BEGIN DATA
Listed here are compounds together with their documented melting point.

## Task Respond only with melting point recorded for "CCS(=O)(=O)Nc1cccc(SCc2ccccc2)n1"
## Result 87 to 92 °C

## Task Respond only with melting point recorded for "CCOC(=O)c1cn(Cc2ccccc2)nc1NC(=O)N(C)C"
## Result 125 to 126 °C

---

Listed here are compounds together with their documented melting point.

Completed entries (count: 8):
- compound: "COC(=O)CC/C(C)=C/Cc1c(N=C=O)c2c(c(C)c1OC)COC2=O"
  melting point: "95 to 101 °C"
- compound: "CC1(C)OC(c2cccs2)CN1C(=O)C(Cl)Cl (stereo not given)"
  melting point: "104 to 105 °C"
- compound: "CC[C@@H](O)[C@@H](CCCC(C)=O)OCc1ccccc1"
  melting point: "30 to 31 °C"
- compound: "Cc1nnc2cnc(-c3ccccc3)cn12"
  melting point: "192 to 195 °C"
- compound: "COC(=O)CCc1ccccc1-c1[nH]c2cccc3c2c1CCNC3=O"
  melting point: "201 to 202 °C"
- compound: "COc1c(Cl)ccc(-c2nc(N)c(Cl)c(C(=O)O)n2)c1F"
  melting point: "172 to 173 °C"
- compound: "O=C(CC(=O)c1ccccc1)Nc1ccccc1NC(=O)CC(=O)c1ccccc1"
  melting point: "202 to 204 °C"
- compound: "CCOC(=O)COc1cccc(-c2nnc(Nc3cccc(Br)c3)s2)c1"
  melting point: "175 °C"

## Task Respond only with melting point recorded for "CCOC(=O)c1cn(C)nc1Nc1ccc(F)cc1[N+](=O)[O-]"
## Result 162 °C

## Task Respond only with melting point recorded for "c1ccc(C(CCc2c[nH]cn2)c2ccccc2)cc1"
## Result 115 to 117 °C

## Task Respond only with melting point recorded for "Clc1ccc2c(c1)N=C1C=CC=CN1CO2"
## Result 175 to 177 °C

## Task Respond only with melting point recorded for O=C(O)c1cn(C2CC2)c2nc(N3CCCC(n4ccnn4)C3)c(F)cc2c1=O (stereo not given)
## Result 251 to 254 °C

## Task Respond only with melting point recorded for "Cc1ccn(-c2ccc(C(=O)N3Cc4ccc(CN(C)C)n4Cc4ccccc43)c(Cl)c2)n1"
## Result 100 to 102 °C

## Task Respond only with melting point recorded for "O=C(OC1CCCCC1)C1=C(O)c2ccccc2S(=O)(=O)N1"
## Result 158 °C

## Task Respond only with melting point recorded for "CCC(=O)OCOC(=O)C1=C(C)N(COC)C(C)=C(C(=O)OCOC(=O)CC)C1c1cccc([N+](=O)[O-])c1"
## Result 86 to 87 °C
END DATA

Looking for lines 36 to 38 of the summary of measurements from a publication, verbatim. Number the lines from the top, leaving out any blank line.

## Result 158 °C

## Task Respond only with melting point recorded for "CCC(=O)OCOC(=O)C1=C(C)N(COC)C(C)=C(C(=O)OCOC(=O)CC)C1c1cccc([N+](=O)[O-])c1"
## Result 86 to 87 °C